Preferred customer gift certificates: Sandra Nielsen-Baumann, Nielsen’s co-owner and general manager, says that retailers “have to work hard to get new customers, but we have to work even harder to keep our existing customers happy.” So, in that spirit, she regularly sends letters to flower buyers thanking them for their business and includes a gift certificate for $10 that must be spent in the store within the next 30 to 40 days. A great percentage is redeemed.
Reminder postcards: Reminding customers of the important occasions in their lives helps them and keeps them coming back. Although Ms. Nielsen-Baumann says the postcard reminder system seems a bit archaic, “we get almost a 100 percent return on them.”
Youth sports teams: The shop regularly sponsors Darien youth softball, baseball and hockey teams. “I’d sponsor them all if I could,” Ms. Nielsen-Baumann relates. “For $500 for each team, I get 25 kids wearing my jersey and caps around town, and 25 families that recognize that we are putting up money to sponsor their kids. We have lots of young families here, so I think it’s a great way to reach them.”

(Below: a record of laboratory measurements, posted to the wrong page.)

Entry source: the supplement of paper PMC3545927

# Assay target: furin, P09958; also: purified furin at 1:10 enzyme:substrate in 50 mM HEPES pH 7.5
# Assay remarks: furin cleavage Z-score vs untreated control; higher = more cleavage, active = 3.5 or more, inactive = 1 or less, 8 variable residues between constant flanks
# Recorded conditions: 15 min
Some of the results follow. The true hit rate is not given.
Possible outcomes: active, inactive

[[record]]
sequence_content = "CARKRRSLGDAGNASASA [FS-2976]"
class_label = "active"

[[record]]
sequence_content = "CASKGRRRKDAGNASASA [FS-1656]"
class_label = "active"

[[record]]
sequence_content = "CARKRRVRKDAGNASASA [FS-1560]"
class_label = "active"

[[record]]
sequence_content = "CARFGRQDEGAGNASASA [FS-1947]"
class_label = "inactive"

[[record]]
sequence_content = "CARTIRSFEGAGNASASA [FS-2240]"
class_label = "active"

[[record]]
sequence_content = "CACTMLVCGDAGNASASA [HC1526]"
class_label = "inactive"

Coupons in the mail: Money Mailer and Valpak are well known for their direct-marketing services, but Ms. Nielsen-Baumann wasn’t sure they fit the upscale image of Nielsen’s Florist, so she decided to eliminate the direct-mail efforts. “But as soon as I said that, people came in with coupons,” she laughs.
Ms. Nielsen-Baumann concedes that everyone likes to save money and notes that some of the wealthiest customers are the primary coupon users. Plus, these services are affordable. “For $600, we get distribution in 14,000 homes,” she shares.